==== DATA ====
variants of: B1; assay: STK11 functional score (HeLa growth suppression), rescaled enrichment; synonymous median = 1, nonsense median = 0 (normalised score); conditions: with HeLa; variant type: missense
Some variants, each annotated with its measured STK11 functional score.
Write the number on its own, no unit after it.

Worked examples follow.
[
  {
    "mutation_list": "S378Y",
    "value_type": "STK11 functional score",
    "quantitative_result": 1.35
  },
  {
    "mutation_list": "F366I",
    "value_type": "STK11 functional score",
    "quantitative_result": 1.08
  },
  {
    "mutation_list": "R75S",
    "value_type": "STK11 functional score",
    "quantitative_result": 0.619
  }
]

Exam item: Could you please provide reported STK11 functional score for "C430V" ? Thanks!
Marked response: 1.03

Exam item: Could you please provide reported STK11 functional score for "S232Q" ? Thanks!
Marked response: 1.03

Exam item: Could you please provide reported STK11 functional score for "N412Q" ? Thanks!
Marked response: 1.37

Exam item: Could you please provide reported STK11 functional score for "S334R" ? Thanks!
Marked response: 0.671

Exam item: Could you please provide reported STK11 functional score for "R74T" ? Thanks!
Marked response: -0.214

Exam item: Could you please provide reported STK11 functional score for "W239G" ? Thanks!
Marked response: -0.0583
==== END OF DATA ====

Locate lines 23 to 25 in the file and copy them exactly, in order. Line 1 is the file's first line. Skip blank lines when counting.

Marked response: 1.03

Exam item: Could you please provide reported STK11 functional score for "S232Q" ? Thanks!
Marked response: 1.03